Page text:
Postherpetic neuralgia (PHN) is a common and often severely painful peripheral neuropathy. Several recent studies in patients with PHN have been performed using quantitative sensory testing of primary afferent function, skin biopsies, and controlled treatment trials. Moreover, our knowledge of the pain generating mechanisms in PHN has been increased by the comparison of PHN with experimental models of neuropathic pain. Studies on PHN patients suggest several pathophysiological mechanisms in both the peripheral and central nervous system: (1) Pathological active or sensitized nociceptors (irritable nociceptors) can induce secondary changes in central processing, leading to spinal cord hyperexcitability that causes input from mechanoreceptive Aβ-fibers (light touching) to be perceived as pain. These patients characteristically have minimal sensory loss and severe allodynia. (2) Nociceptor function may be selectively impaired within the allodynic skin. In such patients pain and temperature sensation are profoundly impaired but light moving mechanical stimuli can often produce severe pain (allodynia). Anatomical reorganization in the dorsal horn resulting from C-fiber degeneration may lead to Aβ-fiber mediated allodynia. (3) Other patients have severe spontaneous pain, profound sensory loss but no hyperalgesia or allodynia. These patients presumably have lost both large and small diameter fibers. The pain is likely due to increased spontaneous activity in deafferented central neurons and/or reorganization of central connections. In one clinical entity with a single etiology several distinct peripheral and central pathophysiological mechanisms can contribute to pain generation. The three types of mechanisms may even coexist in individual patients. The treatment of PHN is currently unsatisfactory. Improved therapeutic outcomes require that mechanism-based interventions for each of the different mechanisms be developed. In recent years several possible predictors for the development of PHN have been evaluated. Besides age, the acute zoster pain intensity and a preexisting polyneuropathy may be important. Based on the pathophysiological mechanisms several therapeutical interventions may be effective in preventing PHN. Until now, an adaquate analgesia in the acute phase and an early therapy with antiviral drugs might be the most successful options.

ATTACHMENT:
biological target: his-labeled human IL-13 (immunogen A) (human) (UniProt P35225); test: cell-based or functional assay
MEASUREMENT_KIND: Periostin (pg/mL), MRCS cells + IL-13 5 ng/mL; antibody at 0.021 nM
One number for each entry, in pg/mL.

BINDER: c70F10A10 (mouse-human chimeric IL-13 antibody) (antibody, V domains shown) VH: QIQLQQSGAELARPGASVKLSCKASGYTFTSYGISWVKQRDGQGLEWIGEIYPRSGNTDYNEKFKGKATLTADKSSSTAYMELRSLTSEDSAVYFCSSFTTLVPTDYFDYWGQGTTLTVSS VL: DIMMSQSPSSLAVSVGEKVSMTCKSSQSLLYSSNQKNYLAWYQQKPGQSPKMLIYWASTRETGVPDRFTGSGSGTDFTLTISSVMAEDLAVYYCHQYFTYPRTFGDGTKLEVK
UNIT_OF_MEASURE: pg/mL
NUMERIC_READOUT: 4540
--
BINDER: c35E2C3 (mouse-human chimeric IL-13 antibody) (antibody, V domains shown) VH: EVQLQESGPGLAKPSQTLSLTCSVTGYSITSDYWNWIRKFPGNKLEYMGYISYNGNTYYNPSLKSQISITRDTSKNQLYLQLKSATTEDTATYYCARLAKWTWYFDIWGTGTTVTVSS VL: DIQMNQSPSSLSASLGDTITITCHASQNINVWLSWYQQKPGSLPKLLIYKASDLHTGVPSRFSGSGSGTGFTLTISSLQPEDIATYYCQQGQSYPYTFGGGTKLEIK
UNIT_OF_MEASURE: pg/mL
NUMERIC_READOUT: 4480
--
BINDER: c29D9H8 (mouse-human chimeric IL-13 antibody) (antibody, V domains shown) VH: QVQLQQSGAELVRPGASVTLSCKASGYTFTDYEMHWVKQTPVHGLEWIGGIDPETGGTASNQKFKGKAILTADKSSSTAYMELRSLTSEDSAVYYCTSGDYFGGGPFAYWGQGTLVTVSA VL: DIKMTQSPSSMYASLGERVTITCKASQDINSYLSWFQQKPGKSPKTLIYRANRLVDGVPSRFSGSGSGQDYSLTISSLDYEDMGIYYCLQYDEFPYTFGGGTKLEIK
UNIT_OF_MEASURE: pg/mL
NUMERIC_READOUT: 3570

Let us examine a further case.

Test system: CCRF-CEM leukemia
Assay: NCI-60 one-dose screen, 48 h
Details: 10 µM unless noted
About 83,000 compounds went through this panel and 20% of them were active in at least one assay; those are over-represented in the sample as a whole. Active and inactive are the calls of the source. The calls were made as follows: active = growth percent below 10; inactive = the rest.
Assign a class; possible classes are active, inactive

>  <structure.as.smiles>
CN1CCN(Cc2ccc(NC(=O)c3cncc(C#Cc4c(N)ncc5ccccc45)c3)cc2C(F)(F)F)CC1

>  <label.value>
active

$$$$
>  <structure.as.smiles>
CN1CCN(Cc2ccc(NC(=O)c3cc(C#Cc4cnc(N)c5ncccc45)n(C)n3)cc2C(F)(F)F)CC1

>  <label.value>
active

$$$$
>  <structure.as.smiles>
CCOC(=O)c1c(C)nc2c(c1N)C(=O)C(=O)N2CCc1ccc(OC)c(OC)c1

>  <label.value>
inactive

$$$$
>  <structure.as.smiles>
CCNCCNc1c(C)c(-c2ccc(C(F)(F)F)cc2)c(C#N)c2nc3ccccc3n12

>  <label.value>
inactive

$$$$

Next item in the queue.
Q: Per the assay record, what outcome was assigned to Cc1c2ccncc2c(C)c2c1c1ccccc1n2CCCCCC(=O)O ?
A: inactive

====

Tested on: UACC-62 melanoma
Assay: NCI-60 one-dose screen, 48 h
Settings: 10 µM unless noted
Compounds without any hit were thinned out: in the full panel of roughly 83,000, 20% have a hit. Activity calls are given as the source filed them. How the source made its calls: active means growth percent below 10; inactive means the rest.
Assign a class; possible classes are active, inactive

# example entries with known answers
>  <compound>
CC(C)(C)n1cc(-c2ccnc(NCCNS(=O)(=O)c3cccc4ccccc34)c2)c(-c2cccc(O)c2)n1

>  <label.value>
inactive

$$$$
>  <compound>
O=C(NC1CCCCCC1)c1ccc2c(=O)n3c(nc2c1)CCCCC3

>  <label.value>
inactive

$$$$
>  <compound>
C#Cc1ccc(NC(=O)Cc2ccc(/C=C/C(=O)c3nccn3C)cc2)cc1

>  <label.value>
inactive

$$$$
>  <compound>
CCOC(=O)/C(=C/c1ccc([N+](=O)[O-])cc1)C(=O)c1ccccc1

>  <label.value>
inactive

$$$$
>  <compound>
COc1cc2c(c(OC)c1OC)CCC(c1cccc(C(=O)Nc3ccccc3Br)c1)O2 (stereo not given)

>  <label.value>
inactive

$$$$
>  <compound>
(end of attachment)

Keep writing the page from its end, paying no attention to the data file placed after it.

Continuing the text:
In summary, the low systemic toxicity of ropivacaine allows it's clinical use in relatively high concentrations and doses for reliable surgical anaesthesia. The separation between sensory and motor block at low concentrations makes ropivacaine an effective and opioid-saving epidural analgesic for the relief of pain after surgery and during labour.